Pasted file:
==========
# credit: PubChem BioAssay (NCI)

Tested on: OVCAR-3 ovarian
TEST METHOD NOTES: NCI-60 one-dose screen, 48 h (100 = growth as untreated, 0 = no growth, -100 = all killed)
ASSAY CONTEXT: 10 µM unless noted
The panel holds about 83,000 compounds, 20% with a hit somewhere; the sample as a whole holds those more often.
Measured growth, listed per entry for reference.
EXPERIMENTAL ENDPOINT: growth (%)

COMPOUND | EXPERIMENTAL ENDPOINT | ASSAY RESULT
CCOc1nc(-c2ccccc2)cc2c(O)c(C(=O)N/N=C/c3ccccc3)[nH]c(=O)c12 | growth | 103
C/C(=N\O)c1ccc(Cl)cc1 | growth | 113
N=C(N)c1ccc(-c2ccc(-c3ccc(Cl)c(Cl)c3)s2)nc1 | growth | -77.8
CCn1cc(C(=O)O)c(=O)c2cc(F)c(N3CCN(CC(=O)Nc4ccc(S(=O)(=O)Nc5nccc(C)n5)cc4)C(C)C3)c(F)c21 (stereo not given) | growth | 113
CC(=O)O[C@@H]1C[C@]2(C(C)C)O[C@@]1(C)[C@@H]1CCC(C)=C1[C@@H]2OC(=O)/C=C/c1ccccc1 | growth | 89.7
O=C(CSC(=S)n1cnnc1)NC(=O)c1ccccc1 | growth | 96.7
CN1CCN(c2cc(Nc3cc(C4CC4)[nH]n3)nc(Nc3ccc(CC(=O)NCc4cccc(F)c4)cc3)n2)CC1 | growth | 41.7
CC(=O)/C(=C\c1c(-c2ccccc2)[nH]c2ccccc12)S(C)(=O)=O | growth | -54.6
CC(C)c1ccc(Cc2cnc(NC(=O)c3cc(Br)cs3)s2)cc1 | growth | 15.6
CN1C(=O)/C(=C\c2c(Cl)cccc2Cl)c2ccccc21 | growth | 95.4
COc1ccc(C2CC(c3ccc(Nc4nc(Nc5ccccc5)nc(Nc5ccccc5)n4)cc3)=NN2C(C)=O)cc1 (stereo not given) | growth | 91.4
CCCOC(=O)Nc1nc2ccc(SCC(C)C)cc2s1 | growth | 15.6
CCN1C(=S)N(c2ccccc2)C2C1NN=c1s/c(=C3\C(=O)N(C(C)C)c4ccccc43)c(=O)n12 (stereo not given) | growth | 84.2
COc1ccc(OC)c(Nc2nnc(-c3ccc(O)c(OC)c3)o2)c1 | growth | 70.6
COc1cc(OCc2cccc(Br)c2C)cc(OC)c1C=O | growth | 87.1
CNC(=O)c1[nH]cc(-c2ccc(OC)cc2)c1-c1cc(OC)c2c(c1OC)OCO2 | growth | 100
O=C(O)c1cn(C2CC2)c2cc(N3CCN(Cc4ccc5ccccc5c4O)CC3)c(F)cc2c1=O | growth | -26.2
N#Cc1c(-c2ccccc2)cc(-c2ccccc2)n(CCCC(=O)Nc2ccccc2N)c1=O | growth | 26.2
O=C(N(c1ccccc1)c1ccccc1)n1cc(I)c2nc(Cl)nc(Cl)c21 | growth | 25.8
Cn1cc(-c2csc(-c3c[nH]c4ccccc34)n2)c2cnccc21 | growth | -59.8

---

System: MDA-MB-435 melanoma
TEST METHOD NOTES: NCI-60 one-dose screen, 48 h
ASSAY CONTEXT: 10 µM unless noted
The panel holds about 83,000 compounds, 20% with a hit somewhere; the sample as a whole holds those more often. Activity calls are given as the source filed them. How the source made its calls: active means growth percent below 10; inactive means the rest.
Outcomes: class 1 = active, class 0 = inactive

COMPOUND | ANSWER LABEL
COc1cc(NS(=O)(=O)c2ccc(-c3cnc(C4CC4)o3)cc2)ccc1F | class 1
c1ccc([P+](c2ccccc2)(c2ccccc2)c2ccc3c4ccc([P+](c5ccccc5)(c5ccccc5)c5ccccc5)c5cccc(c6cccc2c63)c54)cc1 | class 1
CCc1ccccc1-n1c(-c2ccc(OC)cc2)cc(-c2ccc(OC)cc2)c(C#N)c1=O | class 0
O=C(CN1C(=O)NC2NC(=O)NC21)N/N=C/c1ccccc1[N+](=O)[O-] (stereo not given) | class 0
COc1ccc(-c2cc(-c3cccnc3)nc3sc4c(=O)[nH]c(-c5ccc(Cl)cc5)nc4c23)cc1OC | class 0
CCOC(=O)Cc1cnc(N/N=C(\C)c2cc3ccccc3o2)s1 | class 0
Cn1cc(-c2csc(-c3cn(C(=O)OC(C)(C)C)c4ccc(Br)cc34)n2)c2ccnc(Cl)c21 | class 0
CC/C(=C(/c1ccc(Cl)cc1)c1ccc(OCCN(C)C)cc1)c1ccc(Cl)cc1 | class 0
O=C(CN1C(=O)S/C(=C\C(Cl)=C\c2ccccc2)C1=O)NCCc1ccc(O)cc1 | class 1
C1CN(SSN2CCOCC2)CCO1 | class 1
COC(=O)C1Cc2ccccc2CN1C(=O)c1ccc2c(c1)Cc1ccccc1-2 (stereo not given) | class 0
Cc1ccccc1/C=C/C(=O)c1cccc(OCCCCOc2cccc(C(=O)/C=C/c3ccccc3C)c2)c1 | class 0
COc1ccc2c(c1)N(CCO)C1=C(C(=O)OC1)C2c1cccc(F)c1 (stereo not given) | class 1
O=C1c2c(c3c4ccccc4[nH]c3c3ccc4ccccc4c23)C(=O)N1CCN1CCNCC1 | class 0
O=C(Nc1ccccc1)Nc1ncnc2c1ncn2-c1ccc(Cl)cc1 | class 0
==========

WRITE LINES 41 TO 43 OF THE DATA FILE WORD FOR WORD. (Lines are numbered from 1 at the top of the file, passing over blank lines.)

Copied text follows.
CCOC(=O)Cc1cnc(N/N=C(\C)c2cc3ccccc3o2)s1 | class 0
Cn1cc(-c2csc(-c3cn(C(=O)OC(C)(C)C)c4ccc(Br)cc34)n2)c2ccnc(Cl)c21 | class 0
CC/C(=C(/c1ccc(Cl)cc1)c1ccc(OCCN(C)C)cc1)c1ccc(Cl)cc1 | class 0